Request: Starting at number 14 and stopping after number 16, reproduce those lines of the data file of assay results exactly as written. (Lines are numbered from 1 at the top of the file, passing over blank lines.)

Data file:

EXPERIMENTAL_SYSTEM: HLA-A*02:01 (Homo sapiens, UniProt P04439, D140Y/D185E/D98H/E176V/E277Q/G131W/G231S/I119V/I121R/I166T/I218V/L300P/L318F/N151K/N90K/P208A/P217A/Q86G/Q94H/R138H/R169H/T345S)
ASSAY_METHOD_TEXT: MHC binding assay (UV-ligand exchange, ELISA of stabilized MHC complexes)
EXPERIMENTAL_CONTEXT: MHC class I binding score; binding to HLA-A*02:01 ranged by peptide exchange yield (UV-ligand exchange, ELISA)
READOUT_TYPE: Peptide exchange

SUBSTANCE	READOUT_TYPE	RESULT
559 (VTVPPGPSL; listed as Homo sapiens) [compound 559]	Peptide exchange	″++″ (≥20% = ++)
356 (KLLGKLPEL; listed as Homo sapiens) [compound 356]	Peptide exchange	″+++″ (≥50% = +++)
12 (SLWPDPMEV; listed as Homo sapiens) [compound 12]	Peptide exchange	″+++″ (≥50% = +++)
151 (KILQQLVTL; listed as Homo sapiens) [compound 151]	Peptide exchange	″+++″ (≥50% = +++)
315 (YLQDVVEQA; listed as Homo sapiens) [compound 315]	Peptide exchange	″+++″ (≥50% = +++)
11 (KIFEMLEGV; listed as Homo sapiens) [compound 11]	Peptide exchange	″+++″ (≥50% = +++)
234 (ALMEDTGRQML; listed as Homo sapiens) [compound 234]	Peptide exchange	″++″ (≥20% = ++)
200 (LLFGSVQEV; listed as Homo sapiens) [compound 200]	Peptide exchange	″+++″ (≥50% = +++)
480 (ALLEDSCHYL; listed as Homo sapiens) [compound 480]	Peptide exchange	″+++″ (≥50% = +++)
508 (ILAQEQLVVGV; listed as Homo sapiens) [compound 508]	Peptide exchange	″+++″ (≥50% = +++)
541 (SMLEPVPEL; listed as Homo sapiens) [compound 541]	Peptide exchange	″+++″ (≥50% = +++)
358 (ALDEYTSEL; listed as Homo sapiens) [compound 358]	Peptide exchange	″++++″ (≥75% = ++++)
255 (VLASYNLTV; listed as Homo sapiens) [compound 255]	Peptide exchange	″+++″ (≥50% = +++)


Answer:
480 (ALLEDSCHYL; listed as Homo sapiens) [compound 480]	Peptide exchange	″+++″ (≥50% = +++)
508 (ILAQEQLVVGV; listed as Homo sapiens) [compound 508]	Peptide exchange	″+++″ (≥50% = +++)
541 (SMLEPVPEL; listed as Homo sapiens) [compound 541]	Peptide exchange	″+++″ (≥50% = +++)